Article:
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Friday, July 13, 2018

TCM's Film Noir of the Week for Saturday Night-Sunday Morning at 12:15 a.m. ET (and 10 a.m. ET Sunday Morning) is Roadblock (1951); Plus The Harder They Fall, Saturday at Noon!

 

 

By David in TN
Thursday, July 12, 2018 at 11:44:00 P.M. EDT

 

 

TCM's Film Noir of the Week for Saturday Night-Sunday Morning at 12:15 a.m. ET (and 10 a.m. ET Sunday Morning) is Roadblock (1951). Unlike Party Girl, Roadblock is a classic RKO noir, with L.A. locations and a plot featuring a man (Charles McGraw) who falls for the sexiest woman he's ever seen, leading to his destruction.
 

 

Joan Dixon plays the woman. Eddie Muller describes Roadblock as a "Rock-solid noir about an insurance investigator who goes crooked for a dame. Tried and true trenches of RKO B unit. We could show that story in one form or another every week. Rock solid, because of Charles McGraw. Joan Dixon of Howard Hughes' harem puts him through his paces."
 

 

 

For a bonus, earlier Saturday at 12 p.m. ET, TCM has The Harder They Fall (1956) based on Budd Schulberg's novel about boxing corruption. Humphrey Bogart stars as an out-of-work columnist, whose paper has folded. He takes a PR job for a crooked boxing promoter played by Rod Steiger.
 

 

Steiger has a South American heavyweight he's building up for a big payday against the champion, played by former champion Max Baer. Since he's not very good, there is a series of fixed fights. Bogart's character faces a moral dilemma-should he do something dishonest for a big paycheck?
 

 

Edward Andrews plays a crooked manager ("We have to live with these bums") for one of the fighters who is supposed to take a dive.

 

Edward Andrews and George Cisar
 

This was Bogie's last film before his death from cancer. It's one of his best, IMO.
 

 

N.S.: Budd Schulberg took the real-life, 1920s, South American prizefighter, Luis Firpo, “the wild man of the Pampas,” and fictionalized him for this story about Toro Moreno, “the wild man of the Andes.”

 

“Dempsey Through the Ropes” by George Bellows 1923 Dempsey vs. Firpo Championship Bout (BOXREC)
 

Legend had it that Firpo had “won” a series of bouts that had been fixed, in order to get a championship fight with Jack Dempsey in 1923. Firpo and his supporters always denied this. No one knows for sure, and both sides have their partisans, but what we do know is that although at one point, Firpo knocked Dempsey out of the ring, Dempsey beat Firpo half to death.
 

Bogie and Mike Lane
 

Then again, that’s what Dempsey (6’1 1/2,” 187) did. He had won the world’s heavyweight championship by beating reigning champ Jess Willard (6’ 6 ½,” 242), who had knocked out the great Jack Johnson, almost to death.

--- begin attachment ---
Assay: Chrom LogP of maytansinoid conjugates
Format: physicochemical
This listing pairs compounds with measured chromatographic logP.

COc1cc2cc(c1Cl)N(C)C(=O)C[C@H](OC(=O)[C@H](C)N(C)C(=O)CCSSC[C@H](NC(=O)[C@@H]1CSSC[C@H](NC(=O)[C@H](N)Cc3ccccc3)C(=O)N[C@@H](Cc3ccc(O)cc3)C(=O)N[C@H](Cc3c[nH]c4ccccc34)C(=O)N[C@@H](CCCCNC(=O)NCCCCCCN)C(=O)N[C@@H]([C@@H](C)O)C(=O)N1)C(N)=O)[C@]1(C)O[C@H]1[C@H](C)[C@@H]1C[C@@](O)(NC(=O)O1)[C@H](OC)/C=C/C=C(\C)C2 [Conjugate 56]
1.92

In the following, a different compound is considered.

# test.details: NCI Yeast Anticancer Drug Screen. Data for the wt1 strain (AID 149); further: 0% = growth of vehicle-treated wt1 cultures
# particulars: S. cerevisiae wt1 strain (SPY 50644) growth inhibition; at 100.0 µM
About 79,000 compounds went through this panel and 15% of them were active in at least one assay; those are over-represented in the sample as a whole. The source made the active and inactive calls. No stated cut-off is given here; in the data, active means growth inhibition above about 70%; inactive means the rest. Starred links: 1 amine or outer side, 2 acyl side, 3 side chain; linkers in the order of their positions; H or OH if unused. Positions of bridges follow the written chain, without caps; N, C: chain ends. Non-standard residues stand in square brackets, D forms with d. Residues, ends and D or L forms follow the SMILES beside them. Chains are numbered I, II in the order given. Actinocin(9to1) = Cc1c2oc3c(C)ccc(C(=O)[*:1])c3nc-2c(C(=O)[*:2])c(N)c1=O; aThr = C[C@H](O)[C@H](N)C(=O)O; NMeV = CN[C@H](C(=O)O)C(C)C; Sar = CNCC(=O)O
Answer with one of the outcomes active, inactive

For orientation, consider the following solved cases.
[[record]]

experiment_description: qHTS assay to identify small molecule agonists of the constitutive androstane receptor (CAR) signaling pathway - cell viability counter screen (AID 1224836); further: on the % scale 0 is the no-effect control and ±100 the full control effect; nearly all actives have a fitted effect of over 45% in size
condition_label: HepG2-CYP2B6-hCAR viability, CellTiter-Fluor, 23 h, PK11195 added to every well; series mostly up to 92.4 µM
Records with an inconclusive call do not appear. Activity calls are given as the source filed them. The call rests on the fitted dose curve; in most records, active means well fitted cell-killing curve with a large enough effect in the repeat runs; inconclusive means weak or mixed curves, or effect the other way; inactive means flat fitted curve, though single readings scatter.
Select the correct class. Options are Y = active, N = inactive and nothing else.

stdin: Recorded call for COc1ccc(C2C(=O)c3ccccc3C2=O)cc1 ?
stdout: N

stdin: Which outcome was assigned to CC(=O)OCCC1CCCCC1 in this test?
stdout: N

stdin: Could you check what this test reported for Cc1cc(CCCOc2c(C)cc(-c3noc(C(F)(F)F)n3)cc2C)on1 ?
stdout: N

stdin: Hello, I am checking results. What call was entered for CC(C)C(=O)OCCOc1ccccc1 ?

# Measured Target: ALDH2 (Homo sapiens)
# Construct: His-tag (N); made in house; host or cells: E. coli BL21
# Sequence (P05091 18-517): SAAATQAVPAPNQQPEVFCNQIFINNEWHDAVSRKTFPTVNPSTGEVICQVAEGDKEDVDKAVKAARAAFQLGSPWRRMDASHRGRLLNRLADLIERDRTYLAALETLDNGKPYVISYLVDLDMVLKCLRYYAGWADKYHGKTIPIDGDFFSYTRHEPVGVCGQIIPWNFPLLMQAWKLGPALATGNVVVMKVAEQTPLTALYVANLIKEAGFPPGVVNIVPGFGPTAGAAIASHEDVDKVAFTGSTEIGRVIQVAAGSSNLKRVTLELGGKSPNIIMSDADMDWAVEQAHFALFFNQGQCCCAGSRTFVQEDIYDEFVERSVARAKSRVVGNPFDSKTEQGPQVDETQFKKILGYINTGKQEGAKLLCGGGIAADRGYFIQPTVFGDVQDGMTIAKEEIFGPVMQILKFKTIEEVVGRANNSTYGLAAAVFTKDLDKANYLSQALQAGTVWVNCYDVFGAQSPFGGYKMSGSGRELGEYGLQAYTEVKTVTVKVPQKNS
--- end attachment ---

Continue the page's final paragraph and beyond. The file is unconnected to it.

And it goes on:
3 comments:

Anonymous said...

Internet info:
In 1947 fighting aficionado Budd Schulberg wrote The Harder They Fall, a novel about a giant boxer whose fights are fixed. In 1956 a movie with the same name, and based on the novel, was released by Columbia Pictures. A highlight was the appearance of Max Baer, playing a fighter the mob could not fix who destroys the giant in his first fair fight. Critics drew parallels with the real-life Baer-Carnera fight two decades before. In response, Carnera unsuccessfully sued the movie company.
--GRA

David In TN said...

There were two endings filmed for The Harder They Fall. In the one shown on TCM it ends with Bogart writing an article starting with "The boxing business must rid itself of the evil influence of racketeers and crooked managers, even if it takes an act of congress to do it."

The ending I saw on a late show run of the film 30 plus years ago had it "Boxing in the United States should be banned if it takes an act of congress to do it." This was the ending used in the theatrical run. Budd Schulberg complained. He didn't actually want boxing banned, just "cleaned up."

I think all prints now shown have the "rid itself of the evil influence of racketeers and crooked managers" ending.

David In TN said...

TCM's Film Noir of the Week for Saturday Night-Sunday Morning at 12:30 am ET (and 10 am ET Sunday Morning) is Dark Passage (1947).

Eddie Muller calls Dark Passage "the most unusual" of the Bogie-Bacall pairings. Humphrey Bogart plays an escaped convict wrongly convicted (is there any other kind in film noir) for murdering his wife. Lauren Bacall is an art student who hides him from the law and had attended his trial. Agnes Moorehead plays the shrew whose testimony got Bogie convicted. In one of the bizarre coincidences this film is full of, she's an acquaintance of Bacall's character.

We don't see Bogart's face for over half the film because a plastic surgeon worked on him. The camera is Bogart's eyes as in Robert Montgomery's Lady in the Lake. San Francisco locations are used. Clifton Young is a blackmailer and Housely Stevenson plays the plastic surgeon.